Colors are imbued with emotion and are one of the ways art speaks to us (http://www.thepagegallery.com/blog/color-key-colin-page.) That remains true even in a black and white photograph. There is a pull of nostalgia because of its historic use. And the subject takes center stage when the colors are distilled, the contrast feels amplified, and can pull you to a singular focus. But equally, our subconscious reading of black and white as colors comes into play. Here is an excerpt from a children's book of color poems by Mary O'Neill:
"WHAT IS WHITE / White is a dove / And lily of the valley / And a puddle of milk / Spilled in an alley - / A ship's sail / A kite's tail / A wedding veil / Hailstones and Halibut bones..."
"WHAT IS BLACK / Black is the night / When there isn't a star / And you can't tell by looking / Where you are. / ... / The sound of black is 'Boom! Boom! Boom' / Echoing in / an empty room..."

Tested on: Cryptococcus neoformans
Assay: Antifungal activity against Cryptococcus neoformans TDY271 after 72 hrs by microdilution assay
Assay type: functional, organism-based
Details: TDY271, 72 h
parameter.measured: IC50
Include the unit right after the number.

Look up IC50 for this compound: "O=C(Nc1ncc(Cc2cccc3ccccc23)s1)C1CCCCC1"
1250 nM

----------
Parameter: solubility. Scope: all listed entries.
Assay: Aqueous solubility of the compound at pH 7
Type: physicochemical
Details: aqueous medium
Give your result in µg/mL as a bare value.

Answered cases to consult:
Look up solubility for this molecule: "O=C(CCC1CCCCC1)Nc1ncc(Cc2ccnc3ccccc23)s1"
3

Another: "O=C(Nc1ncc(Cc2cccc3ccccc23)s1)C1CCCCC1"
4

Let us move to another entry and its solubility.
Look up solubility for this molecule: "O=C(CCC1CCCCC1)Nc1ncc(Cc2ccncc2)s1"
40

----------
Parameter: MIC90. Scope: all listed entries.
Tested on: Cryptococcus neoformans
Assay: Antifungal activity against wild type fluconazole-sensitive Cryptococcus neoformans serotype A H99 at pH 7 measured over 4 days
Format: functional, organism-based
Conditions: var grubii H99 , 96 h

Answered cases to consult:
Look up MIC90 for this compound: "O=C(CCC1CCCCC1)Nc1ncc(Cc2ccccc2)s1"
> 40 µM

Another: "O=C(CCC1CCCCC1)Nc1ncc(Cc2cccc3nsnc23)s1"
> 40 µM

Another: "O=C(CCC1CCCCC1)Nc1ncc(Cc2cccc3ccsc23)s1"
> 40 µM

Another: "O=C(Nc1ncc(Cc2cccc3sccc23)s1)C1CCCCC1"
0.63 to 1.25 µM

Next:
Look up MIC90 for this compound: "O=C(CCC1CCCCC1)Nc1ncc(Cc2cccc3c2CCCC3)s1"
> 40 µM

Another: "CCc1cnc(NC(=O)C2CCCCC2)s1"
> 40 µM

Sal Taylor Kydd's nostalgic black and white images conjure just these kinds of emotions. Color is a tool to convey a mood and tell a story, and here the white hand feels supernatural, divine, and the black water a deep pool. Along with subject, lighting, composition, the use of black and white are like characters coming together to tell the story of this photograph. Their use renders the image more powerful, its meaning deeper.